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POETRY OF PROTEST                         151

water coming up the water-wheels, he also wrote a poem called "The
Sigh of a Peasant Woman".

"This year the rice crop ripens late,
Waiting for the sharp^ dry winter wind to come.
But the rains came when the frost was due,
The sickle rusted and the rake was covered with mould.
I cried my tears out, but the rains continued.
How could I bear to see the ears lying in the mud?
After waiting for a month living in a shack,
The skies having cleared, I carted the crop home.
With sweat on my red shoulders I carried it to town,
The price was low and I begged to sell it like chaff.
Careless of next year's hunger, I sold the cow
To pay the tax and chopped the doors for fuel.
The government wants tax in cash and not in kind;
For wars in the north-west across a thousand miles,
My sons are drafted."

Again, he was writing joyous songs for the surf-riders during the
period of the Hangchow bore. It was the custom at mid-autumn every
year at Hangchow for people to come from great distances and line up
#n the bank of the Chientang River and watch the coming of the bore,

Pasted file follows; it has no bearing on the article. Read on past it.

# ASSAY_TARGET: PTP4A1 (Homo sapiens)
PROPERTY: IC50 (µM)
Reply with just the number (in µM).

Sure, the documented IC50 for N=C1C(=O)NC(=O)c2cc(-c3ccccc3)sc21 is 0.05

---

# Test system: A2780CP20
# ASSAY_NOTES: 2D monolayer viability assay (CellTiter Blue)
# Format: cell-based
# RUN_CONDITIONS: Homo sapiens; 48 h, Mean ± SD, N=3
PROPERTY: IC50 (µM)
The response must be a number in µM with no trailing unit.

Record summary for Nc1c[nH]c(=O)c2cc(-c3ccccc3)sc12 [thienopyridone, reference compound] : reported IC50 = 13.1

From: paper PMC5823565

which steadily rose in height as it came in from the sea and entered the
narrowing bay. Before the bore came, there was usually a marine dis-
play. It is not clear how they rode on the surf. While they were called
by th6 name of "riders on the surf", taJang-erh, the impression was
that good swimmers rode out in small boats with red and green flags
on them to meet the oncoming bore. Su Tungpo wrote rousing popular
songs for these surf-riders to sing, and spoke of the white foam swallow-
ing up the red flags of the riders and the height of the surfs covering
half the view of the Yueh hills. But he also wrote of his inner feelings
after waking up from a drink in the early hours of the morning.

"The affairs of men are in a turmoil.
The lonely scholar's spirit is vexed.
Why should the melody of the lute
Be drowned in the noise of the kettle-drum?
Three cups can drown ten thousand worries,
And after waking up my spirit is cleansed. . . .
Sleepless with the burden of my thoughts,
I rise to see the lambent Milky Way.
Over the railings the Dipper h_as turned low,
And the bright Venus shimmers in the east."